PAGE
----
## Posts tagged ‘April Fools’

### Math Pranks

Jeff Gordon recently pulled a prank on a blogger who claimed that one of Gordon’s previous pranks was fake. The video received 10 million views in its first two days, so it’s doubtful you haven’t seen it… but just in case (warning: PG-13)…

Now that’s a pretty good prank. Especially since it involves revenge.

But my favorite prank ever is a math prank. I don’t want to ruin it by telling you anything about it, so just watch…

That’s pretty good, no? Now be honest…

April Fools Day is just around the corner. Pretty cool that this year’s date is a palindrome in the U.S. (4/1/14) and a repeating number (1.4.14) in other countries. Here are a few more pranks to get you in the spirit.

In 1975, Martin Gardner published a Mathematical Games column with “Six Sensational Discoveries that Somehow or Another have Escaped Public Attention.” Among them was the claim that the following expression yields an integer value.

$e^{\pi \sqrt{163}}$

Not so much a prank as an optical illusion, the following image shows two tables that appear to be drastically different in size, yet both tabletops consist of the same parallelogram (one rotated 90° from the other). Cool, huh?

And finally, here’s a number trick.

2. Reverse the digits to form the three-digit number cba.
3. Subtract the smaller from the larger.
4. Now reverse the digits of the result.
5. Add the numbers from Steps 3 and 4.
6. Cube the result.
10. Use the following list to convert the digits of your answer into letters.
0 – R
1 – S
2 – L
3 – N
4 – F
5 – T
6 – P
7 – I
8 – O
9 – A

Enjoy!

### Fishin’ for an April Fools Math Joke

My friend and former boss Jim Rubillo sent me the following email last night:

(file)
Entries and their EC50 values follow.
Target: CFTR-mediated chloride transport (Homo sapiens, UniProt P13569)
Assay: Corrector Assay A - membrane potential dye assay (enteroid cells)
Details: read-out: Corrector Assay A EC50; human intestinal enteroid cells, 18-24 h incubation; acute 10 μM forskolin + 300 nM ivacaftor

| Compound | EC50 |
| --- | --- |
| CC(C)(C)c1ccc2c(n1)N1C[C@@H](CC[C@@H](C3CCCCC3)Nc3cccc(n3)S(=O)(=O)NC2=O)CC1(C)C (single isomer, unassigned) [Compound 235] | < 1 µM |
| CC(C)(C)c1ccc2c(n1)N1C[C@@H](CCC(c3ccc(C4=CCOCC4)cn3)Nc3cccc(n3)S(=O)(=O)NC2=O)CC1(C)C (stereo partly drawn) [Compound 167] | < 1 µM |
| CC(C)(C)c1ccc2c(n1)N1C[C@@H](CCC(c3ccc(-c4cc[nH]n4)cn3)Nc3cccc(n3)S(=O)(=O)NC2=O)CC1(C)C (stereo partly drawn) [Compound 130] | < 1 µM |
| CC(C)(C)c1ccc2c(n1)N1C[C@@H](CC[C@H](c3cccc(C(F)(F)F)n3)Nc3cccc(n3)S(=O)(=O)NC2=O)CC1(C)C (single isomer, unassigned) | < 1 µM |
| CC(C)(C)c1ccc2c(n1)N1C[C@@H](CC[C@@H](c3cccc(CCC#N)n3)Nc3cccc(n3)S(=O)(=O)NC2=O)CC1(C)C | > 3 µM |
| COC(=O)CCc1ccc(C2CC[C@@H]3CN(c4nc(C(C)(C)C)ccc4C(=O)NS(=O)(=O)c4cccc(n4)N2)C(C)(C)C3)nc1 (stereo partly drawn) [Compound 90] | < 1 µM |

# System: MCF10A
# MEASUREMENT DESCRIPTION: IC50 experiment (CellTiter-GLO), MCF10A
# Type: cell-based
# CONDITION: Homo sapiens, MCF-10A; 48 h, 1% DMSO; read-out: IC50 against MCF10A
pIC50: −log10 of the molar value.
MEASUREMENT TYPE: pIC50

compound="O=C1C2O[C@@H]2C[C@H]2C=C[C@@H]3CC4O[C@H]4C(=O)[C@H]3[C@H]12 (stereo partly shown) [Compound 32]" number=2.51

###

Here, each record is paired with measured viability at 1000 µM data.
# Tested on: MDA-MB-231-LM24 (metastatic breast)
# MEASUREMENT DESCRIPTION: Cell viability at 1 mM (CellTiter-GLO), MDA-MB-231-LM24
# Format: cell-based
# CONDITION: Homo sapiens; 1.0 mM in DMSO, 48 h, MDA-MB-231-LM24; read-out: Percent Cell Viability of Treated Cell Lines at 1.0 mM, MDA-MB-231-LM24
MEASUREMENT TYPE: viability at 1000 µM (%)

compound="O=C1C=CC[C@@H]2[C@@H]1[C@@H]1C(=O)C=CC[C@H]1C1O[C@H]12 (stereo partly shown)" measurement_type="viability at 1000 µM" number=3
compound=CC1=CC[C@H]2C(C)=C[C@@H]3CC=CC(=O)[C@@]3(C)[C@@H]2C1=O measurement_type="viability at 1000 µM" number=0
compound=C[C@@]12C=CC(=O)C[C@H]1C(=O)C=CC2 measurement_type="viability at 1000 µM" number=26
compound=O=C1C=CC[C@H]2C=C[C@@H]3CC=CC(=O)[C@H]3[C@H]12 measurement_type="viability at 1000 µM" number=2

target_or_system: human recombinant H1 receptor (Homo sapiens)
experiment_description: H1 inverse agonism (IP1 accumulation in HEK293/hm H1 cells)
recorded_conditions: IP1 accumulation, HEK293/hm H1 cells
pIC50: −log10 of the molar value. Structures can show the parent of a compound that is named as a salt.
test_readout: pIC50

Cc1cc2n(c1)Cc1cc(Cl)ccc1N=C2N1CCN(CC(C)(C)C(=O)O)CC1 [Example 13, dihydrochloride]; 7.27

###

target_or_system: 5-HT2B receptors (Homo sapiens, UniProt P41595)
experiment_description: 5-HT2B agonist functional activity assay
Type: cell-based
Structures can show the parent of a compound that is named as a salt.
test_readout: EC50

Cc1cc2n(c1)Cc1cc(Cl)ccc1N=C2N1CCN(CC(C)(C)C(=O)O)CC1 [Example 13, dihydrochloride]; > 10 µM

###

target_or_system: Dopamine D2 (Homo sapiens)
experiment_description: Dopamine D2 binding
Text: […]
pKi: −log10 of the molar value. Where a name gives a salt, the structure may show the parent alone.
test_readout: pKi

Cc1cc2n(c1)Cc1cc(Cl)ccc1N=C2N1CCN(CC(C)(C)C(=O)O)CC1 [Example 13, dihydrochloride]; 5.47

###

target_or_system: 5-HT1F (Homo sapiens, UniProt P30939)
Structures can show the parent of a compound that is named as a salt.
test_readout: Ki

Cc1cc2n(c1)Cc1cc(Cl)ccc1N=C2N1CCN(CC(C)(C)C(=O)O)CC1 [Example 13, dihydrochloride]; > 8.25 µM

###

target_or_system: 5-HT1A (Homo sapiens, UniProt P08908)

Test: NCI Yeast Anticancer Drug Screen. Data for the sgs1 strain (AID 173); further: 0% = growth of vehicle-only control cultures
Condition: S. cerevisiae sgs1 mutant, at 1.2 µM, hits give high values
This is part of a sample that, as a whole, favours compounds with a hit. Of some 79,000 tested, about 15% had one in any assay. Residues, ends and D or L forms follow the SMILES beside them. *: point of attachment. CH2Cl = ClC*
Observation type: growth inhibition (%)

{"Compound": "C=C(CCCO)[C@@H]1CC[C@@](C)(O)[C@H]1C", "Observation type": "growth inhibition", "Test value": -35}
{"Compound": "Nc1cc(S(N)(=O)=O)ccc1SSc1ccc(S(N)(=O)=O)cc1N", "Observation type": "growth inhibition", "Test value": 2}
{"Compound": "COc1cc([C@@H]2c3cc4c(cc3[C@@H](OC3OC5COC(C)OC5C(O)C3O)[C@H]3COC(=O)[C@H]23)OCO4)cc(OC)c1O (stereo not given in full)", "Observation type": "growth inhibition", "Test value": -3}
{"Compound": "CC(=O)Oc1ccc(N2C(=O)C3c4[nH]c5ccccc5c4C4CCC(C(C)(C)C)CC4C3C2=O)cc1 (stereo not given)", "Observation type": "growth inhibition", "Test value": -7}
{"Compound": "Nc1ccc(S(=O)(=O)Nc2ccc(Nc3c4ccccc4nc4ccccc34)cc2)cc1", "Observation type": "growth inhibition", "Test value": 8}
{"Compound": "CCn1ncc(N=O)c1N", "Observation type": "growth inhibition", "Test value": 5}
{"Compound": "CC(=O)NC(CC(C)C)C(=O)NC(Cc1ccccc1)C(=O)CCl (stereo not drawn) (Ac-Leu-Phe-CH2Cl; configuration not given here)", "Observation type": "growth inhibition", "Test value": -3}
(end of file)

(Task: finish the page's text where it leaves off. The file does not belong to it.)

I am cleaning, and I found this book that you might want: One Million Random Numbers in Ascending Order. Do you want it, or should I throw it away?

Seemed like an odd book, and I thought he might have gotten the title wrong since RAND Corporation published A Million Random Digits with 100,000 Normal Deviates in 1955. (Incidentally, you should visit that book’s page on www.amazon.com, where you’ll find many fantastic reviews, such as, “Once you’ve read it from start to finish, you can go back and read it in a different order, and it will make just as much sense as your original read!” from Bob the Frog, and, “…with so many terrific random digits, it’s a shame they didn’t sort them, to make it easier to find the one you’re looking for,” from A Curious Reader.)

Knowing that Jim is a stats guy, it seemed plausible. A little confused, I wrote back:

Is it literally just a list of random numbers? If so, I’ll pass. But if there’s something more interesting about it, then maybe?

His response?

It’s a sequel to The Complete Book of Even Primes.
Gotcha!

And so it goes, with April Fools even afflicting the math jokes world.

Thank goodness he didn’t tape a fish to my back.

### 5 Common Grammar Errors

Math sucks. And I don’t mean that in the same way that Jimmy Buffett means it.

I mean, it really sucks. Math is completely devoid of humor. It’s like 7-Up — never had it, never will.

Writing these posts is a grind. Trying to find the funny in math is like trying to find a talented ballet dancer in Camden, New Jersey.

So, I’m officially done with math humor. Henceforth, the Math Jokes 4 Mathy Folks blog will focus entirely on the humor in language.1 Now, there’s a subject that just begs to be made fun of! Someday, when I get the gumption, I’ll officially change the name to something clever, like Grammar Jokes 4 Grammatical Folks or Words 4 Weenies.